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Identifying, Managing and Eliminating Stress in the Workplace

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Identifying, Managing and Eliminating Stress in the Workplace

Stress in the workplace comes at a high price, both to employers and to employees.

According to an article published by Fairleigh Dickinson University, workplace stress costs U.S. employers an estimated $200 billion per year in employee absenteeism, reduced productivity, staff turnover, workers’ compensation, medical insurance and other stress-related expenses.

Stress can lead to heart attacks, strokes and ulcers, among other health conditions. According to the American Institute of Stress, 85 percent of medical conditions are accompanied by stress.

Stress can also impact behaviors that affect workplace effectiveness. In 2008, the American Psychological Association compared behaviors as stress levels increase. As stress levels went up, behaviors worsened. Researchers found that 29 percent of people skipped a meal, 39 percent reported overeating or unhealthy eating and 44 percent reported sleeplessness when their stress levels went up.

There are several outside factors, such as personal financial or family problems, that might influence an employee’s stress level and affect his or her productivity in the workplace, but there are also numerous work-related factors that can induce stress.

In today’s society, we are inundated with information and modern technology means many employees often feel an obligation to constantly remain connected to their work.

Managing stress in the workplace can save both the employer and the employee in medical costs and lost productivity. Below are three suggestions for employers and three suggestions for employees to encourage effective stress management in the workplace:


  1. Set boundaries. According to the Families and Work Institute, 36 percent of salaried employees do not take their full vacation. Encourage employees to use their vacation days and don’t put negative pressure on employees when they put in a request for time off. Additionally, set boundaries about when and how often you contact employees. Do not email or call them during non-business hours, unless in the case of an emergency.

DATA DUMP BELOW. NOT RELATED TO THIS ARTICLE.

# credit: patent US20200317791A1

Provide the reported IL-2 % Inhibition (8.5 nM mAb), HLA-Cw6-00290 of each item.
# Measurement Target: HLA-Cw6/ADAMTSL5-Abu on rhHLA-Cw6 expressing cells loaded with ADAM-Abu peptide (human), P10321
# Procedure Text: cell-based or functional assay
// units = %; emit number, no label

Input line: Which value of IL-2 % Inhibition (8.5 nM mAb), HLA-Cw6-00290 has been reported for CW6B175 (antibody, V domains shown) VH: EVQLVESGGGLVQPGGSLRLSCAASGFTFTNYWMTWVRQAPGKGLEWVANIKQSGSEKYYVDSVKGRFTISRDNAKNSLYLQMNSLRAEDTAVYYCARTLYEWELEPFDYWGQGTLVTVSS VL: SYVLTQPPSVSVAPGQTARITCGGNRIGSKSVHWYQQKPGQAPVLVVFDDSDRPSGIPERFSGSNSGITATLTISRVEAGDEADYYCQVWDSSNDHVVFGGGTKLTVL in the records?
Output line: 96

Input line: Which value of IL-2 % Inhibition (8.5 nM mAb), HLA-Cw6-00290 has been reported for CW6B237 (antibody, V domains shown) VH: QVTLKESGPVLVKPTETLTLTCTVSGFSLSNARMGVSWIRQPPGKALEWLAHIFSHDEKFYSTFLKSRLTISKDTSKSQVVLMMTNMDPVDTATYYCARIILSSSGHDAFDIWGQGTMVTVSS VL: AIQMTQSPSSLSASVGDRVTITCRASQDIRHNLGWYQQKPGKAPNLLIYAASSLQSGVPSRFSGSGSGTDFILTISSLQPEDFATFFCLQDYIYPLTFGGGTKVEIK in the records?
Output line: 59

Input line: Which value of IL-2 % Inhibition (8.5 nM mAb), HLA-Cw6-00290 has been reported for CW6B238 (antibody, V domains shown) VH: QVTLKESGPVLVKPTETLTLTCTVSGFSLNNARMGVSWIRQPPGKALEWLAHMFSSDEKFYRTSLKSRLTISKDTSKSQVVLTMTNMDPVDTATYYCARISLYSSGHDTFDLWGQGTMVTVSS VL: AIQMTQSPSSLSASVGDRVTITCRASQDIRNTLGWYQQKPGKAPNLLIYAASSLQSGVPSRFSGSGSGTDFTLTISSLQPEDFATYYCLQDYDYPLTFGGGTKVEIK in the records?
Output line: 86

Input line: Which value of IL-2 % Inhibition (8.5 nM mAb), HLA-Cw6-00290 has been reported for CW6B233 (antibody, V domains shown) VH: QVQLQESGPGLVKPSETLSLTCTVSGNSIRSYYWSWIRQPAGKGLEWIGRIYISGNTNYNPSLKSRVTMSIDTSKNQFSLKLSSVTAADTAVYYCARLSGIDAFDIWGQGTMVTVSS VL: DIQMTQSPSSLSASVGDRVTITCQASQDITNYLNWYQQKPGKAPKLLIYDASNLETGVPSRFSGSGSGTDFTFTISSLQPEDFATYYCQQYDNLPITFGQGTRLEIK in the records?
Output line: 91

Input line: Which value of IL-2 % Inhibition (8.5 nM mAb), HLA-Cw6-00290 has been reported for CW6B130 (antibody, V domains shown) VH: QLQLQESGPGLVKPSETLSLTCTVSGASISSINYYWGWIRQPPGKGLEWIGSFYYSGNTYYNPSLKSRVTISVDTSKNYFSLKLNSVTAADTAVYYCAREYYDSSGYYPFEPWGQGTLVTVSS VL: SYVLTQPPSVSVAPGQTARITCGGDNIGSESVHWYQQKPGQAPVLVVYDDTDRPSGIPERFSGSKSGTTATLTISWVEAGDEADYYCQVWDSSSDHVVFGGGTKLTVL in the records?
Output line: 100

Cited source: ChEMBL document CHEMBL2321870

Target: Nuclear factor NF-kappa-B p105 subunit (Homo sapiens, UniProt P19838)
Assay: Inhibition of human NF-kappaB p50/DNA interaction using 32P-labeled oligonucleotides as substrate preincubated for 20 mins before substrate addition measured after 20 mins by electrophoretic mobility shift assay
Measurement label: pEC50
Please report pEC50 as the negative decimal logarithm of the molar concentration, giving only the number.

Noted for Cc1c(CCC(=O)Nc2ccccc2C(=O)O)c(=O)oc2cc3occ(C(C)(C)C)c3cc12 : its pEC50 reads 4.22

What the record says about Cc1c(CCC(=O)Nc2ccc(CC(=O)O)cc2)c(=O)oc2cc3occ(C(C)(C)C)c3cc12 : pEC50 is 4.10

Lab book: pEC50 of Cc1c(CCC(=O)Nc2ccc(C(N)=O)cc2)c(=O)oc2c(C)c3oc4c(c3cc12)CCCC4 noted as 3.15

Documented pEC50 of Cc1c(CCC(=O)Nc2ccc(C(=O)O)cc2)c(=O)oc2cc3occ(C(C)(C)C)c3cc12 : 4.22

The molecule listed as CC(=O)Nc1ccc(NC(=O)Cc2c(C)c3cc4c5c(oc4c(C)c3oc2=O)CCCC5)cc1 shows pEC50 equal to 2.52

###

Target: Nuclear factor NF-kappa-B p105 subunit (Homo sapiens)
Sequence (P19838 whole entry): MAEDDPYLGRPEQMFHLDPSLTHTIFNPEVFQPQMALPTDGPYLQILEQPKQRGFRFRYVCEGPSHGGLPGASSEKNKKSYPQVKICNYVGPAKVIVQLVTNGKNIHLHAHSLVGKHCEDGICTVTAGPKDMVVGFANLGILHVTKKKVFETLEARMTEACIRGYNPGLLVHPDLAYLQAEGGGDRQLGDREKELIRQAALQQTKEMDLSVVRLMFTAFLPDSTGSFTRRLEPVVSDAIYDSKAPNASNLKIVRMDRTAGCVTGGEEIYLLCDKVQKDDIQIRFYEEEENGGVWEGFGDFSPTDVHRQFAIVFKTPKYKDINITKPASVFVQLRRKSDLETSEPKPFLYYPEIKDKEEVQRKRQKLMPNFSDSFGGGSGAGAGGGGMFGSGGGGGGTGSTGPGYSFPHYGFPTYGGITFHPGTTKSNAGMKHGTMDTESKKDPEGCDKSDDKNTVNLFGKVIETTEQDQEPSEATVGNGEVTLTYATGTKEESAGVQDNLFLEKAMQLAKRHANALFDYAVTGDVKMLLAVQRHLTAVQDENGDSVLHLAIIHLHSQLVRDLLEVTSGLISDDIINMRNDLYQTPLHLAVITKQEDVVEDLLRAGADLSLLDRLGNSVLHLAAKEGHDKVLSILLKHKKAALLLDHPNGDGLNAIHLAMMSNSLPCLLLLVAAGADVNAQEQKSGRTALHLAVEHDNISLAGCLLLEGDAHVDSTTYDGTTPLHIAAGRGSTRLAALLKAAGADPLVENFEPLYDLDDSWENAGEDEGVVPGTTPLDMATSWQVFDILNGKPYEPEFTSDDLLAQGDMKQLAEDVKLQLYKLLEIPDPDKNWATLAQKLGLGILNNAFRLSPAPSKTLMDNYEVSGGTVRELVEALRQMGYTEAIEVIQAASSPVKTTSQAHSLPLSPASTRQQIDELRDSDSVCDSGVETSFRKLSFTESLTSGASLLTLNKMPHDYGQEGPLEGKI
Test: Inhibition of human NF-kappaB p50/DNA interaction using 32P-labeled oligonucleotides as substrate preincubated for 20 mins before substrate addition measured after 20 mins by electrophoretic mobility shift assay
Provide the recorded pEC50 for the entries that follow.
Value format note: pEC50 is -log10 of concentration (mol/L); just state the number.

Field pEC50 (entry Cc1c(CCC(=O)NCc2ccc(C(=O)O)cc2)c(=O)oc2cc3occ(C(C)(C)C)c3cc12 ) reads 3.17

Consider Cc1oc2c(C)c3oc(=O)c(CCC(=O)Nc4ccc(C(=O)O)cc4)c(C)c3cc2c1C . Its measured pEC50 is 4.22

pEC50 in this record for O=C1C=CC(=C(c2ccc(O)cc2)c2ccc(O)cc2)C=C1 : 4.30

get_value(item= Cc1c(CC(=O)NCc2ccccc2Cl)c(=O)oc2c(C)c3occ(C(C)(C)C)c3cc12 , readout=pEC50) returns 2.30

2. Create a variable work environment. If employees work in cubicles, provide alternative spaces for them to go if they need quiet work time or if they need to meet with a small group of coworkers to collaborate on a project. An open, casual work environment with collaborative workspaces and flexible hours can significantly reduce stress for workers.
  3. Keep open communication with employees. Rather than once-per-year employee performance reviews, keep open communication with employees and offer them regular performance reviews to limit a buildup of stress when review season rolls around.


  1. Advocate for exercise. Encourage employees to take short exercise or stretch breaks. Exercise during the workday can be on an individual basis or a group of coworkers can get together and take a walk around the building or do gentle stretches.
  2. More face-to-face communication. A full email inbox and constant phone calls only adds to stress. Send one less email to coworkers and make one less phone call across the office. Get up from your desk and walk to a coworker’s desk to speak with them instead.
  3. Get more sleep. According to the Journal of Occupational and Environmental Medicine, $136 billion is lost in productivity annually due to poor sleep habits. Adults should get seven to eight hours of sleep every night to maximize alertness during the day.

For many of us, stress is a normal part of life. While some stress may not be preventable, much stress is. Finding ways to manage that stress is essential not only for your productivity, but also for your health.

Want to take charge of the stress in your workplace? Learn about Cooper Wellness Strategies and how they can help you and your employer.

Article provided by Cooper Aerobics Marketing and Communications.